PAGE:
Study reveals causes for sharp increase in deaths from painkillers in U.S. and Canada

June 23, 2014

The number of deaths involving commonly prescribed painkillers is higher than the number of deaths by overdose from heroin and cocaine combined, according to researchers at McGill University. In a first-of-its-kind review of existing research, the McGill team has put the spotlight on a major public health problem: the dramatic increase in deaths due to prescribed painkillers, which were involved in more than 16,000 deaths in 2010 in the United States alone. Currently, the U.S. and Canada rank #1 and #2 in per capita opioid consumption.

“Prescription painkiller overdoses have received a lot of attention in the popular press, but we wanted to find out what solid evidence is out there,” says lead study author Nicholas King, PhD, of the Biomedical Ethics Unit in the Faculty of Medicine. In an effort to identify and summarize available evidence, King and his team surveyed the scientific literature, including only reports with quantitative evidence.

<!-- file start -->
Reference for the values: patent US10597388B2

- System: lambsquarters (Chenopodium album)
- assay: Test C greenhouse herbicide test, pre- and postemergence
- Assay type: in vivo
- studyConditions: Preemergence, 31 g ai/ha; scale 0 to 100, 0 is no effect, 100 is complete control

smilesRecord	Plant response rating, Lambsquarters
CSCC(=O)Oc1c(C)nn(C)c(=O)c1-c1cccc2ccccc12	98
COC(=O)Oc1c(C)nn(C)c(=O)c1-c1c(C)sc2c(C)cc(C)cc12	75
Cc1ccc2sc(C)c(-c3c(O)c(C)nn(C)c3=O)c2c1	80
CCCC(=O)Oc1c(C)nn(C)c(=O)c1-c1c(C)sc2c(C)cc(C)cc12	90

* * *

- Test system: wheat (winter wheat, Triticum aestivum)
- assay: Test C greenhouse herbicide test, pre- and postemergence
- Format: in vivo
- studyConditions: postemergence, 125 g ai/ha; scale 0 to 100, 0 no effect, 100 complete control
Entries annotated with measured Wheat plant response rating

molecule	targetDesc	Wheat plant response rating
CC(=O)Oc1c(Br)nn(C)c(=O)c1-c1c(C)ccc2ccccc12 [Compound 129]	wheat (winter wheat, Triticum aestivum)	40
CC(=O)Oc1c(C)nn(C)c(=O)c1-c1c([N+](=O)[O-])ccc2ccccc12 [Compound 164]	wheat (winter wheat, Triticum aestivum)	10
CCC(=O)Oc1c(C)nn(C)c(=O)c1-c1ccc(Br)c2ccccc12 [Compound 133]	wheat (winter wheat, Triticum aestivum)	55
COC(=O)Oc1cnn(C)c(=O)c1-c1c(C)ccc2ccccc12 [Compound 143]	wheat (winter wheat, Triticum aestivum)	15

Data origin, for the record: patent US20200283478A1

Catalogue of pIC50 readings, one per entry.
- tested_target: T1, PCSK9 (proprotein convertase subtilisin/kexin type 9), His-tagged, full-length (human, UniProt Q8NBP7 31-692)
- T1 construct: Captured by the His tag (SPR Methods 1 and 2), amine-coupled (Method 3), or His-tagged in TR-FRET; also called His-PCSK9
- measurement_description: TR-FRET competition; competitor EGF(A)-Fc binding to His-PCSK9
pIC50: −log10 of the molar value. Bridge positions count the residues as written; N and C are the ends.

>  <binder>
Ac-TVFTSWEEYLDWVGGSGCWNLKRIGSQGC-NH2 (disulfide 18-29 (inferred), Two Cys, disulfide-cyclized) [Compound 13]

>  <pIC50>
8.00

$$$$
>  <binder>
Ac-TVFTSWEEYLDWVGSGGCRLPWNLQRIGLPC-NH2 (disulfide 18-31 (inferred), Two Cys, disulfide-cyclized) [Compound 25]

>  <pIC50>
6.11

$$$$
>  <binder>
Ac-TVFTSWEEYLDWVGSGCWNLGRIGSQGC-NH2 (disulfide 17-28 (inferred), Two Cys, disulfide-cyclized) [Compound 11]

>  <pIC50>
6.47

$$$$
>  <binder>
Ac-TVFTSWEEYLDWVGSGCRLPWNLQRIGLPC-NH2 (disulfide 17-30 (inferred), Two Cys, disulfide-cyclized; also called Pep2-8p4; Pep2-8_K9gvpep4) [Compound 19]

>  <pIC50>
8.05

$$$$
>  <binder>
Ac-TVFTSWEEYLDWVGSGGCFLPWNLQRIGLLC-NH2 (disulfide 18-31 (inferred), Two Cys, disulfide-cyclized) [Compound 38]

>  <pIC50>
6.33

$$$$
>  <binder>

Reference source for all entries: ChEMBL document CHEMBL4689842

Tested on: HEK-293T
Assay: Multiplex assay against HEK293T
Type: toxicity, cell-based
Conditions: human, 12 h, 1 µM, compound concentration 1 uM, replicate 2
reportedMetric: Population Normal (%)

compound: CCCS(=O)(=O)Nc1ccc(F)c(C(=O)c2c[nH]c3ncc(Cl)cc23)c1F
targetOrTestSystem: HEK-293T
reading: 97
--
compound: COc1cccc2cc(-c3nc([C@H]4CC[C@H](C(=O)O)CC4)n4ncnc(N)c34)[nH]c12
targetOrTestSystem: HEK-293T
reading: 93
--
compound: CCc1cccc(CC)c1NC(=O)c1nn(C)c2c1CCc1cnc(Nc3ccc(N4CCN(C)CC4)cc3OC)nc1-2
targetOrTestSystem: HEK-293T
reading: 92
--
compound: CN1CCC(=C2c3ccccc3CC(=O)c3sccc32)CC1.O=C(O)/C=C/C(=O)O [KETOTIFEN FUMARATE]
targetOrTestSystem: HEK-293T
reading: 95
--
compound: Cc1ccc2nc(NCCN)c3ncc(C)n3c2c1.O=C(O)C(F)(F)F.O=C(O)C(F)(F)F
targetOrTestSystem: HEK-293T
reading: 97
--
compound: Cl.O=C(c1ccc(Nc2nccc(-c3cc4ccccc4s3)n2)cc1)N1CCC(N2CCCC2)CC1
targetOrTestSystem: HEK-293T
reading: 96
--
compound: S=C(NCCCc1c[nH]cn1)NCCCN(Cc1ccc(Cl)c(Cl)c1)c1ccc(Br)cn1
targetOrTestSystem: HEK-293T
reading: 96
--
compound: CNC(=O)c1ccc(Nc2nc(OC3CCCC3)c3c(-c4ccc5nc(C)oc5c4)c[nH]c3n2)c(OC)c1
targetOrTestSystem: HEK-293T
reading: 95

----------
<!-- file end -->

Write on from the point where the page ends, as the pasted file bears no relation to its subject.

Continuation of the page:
“We wanted to find out why thousands of people in the U.S. and Canada are dying from prescription painkillers every year, and why these rates have climbed steadily during the past two decades,” says King. “We found evidence for at least 17 different determinants of increasing opioid-related mortality, mainly: dramatically increased prescription and sales of opioids; increased use of strong, long-acting opioids like Oxycontin and methadone; combined use of opioids and other (licit and illicit) drugs and alcohol; and social and demographic factors.”

The findings point to a complicated “epidemic” in which physicians, users, the healthcare system, and the social environment all play a role, according to the researchers. Read the abstract of the article, published recently in the American Journal of Public Health.

Read more